Navy asks Raytheon to upgrade software on AIM-9X Block II air-to-air missile in $52.2 million contract

Sept. 14, 2020
The AIM-9X infrared-guided heat-seeking missile equips most jet fighters, fighter-bombers, and other offensive combat aircraft in the U.S. arsenal.

PATUXENT RIVER NAS, Md. – U.S. Navy aerial warfare experts are asking Raytheon Technologies Corp. to upgrade software in the Navy and U.S. Air Force AIM-9X Block II infrared-guided air-to-air missile under terms of a $52.2 million contract announced Thursday.

Officials of the Naval Air Systems Command at Patuxent River Naval Air Station, Md., are asking the Raytheon Missiles & Defense segment in Tucson, Ariz., for new software development, software risk reduction, existing software support, software improvements and production integration planning related to the AIM-9X Block II missile.

The AIM-9X is an infrared-guided heat-seeking missile that equips most jet fighters, fighter-bombers, and other offensive combat aircraft in the U.S. arsenal, and is for shooting down enemy aircraft close-by. The AIM-9X works by homing in on an enemy aircraft's hot engine exhaust. Variants of the AIM-9 Sidewinder have been deployed since the 1950s.

Related: Air Force asks Raytheon to upgrade AMRAAM radar-guided air-to-air missile software in $125 million deal

Raytheon will develop new operational flight software 10.15, which is necessary for AIM-9X Block II missile production in support of Lot 23, as well as future lots for the Navy, Air Force and U.S. allies.

The AIM-9X is among the latest versions of the AIM-9 missile family. It entered service in 2003 on the Navy F/A-18C Hornet fighter-bomber and on the U.S. Air Force F-15C jet fighter. It has an imaging infrared focal plane array seeker with 90-degree off-boresight capability for accuracy.

The missile is compatible with helmet-mounted displays such as the U.S. Joint Helmet Mounted Cueing System, and features 3-D thrust-vectoring control for increased turn capability. The AIM-9X also includes an internal cooling system.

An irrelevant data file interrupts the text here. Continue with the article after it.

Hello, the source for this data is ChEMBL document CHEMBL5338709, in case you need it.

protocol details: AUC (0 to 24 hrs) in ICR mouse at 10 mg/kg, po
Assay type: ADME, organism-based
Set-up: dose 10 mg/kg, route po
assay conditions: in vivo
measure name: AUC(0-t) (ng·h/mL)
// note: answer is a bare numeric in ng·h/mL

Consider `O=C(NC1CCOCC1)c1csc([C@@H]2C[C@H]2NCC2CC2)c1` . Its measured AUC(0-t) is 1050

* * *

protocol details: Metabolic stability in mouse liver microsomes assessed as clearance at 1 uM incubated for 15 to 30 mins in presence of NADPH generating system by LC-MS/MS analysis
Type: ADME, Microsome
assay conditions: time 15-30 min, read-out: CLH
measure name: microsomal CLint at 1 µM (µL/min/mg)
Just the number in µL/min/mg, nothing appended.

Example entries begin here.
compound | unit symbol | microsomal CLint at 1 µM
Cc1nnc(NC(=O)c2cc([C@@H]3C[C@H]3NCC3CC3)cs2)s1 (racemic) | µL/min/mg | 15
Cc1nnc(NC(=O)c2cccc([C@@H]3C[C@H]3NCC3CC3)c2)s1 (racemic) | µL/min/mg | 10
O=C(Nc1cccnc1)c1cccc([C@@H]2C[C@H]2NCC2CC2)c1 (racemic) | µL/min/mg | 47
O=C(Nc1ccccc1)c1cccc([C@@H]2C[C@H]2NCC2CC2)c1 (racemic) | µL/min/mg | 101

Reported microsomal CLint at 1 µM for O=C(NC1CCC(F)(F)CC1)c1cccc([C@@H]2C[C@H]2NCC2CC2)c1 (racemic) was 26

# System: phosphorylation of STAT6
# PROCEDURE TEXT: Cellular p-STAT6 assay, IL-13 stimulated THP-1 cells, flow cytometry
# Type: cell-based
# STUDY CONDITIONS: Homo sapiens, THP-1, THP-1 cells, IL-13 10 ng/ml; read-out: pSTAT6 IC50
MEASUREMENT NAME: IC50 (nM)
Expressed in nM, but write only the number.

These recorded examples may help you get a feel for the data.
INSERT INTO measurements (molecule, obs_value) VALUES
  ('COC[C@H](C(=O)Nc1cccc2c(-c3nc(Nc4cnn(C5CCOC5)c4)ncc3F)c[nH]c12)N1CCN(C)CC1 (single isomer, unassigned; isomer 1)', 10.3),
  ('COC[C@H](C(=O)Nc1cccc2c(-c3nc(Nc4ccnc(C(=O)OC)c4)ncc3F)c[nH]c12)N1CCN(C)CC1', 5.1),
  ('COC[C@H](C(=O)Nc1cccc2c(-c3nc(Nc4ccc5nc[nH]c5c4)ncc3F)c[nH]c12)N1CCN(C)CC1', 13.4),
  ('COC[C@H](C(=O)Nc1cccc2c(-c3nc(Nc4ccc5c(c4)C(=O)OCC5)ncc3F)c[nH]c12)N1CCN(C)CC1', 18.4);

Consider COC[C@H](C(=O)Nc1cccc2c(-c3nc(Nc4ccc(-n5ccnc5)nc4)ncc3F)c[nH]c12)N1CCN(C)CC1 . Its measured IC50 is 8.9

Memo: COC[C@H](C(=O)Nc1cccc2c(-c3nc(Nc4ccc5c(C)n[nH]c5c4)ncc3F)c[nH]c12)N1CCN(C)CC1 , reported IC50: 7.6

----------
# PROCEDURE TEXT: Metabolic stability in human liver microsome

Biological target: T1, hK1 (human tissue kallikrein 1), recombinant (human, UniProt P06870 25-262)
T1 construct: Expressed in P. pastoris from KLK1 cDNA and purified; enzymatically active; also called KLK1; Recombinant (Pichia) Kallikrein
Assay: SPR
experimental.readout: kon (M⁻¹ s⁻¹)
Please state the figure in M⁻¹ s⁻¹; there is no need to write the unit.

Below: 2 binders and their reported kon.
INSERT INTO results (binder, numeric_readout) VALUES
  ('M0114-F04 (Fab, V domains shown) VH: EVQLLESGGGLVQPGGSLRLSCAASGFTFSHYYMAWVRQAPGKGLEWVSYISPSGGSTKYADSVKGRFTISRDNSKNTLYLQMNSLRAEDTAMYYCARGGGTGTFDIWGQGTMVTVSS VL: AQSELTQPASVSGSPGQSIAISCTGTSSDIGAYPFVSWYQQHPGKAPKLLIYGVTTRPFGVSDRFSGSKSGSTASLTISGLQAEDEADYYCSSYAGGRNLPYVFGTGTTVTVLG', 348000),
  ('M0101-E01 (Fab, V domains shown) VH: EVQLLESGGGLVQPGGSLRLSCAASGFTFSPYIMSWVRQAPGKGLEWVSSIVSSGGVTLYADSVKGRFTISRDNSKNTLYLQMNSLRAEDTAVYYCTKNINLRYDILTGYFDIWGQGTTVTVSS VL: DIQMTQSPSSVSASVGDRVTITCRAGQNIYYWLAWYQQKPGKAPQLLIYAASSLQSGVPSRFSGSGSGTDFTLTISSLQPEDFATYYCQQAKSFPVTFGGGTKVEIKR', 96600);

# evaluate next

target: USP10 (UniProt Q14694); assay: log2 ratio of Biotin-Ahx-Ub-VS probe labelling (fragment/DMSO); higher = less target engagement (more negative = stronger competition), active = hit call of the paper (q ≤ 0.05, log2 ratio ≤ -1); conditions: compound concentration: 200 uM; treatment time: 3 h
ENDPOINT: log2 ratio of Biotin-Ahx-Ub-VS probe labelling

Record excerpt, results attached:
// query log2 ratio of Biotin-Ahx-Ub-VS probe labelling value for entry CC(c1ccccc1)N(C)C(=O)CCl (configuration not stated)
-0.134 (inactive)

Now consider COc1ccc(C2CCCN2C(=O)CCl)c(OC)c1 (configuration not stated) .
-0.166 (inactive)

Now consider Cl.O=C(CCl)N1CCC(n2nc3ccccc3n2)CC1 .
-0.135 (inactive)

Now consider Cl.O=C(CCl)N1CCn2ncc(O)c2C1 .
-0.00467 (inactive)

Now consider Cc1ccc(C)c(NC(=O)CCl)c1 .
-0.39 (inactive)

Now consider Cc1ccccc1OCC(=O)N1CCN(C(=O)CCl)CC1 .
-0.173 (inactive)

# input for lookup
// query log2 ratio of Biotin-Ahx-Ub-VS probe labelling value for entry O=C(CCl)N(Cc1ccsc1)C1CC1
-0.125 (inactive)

Related: Raytheon to upgrade hardware and software in sea- and land-based X-band missile-defense radar

This contract involves the latest versions of the AIM-9X, called the AIM-9X block II. This newest version has lock-on after launch capability for use with the F-35 Lightning II joint strike fighter and the F-22 Raptor advanced tactical fighter.

On this contract Raytheon will do the work in Tucson and Scottsdale Ariz.; Andover, Mass.; Anaheim and Valencia, Calif.; Keyser, W.Va.; Minneapolis; Mosheim, Tenn.; North Logan, Utah; Vancouver, Wash.; and other locations, and should be finished by July 2023.

For more information contact Raytheon Missiles & Defense online at, or Naval Air Systems Command at

About the Author

John Keller | Editor-in-Chief

John Keller is the Editor-in-Chief, Military & Aerospace Electronics Magazine--provides extensive coverage and analysis of enabling electronics and optoelectronic technologies in military, space and commercial aviation applications. John has been a member of the Military & Aerospace Electronics staff since 1989 and chief editor since 1995.

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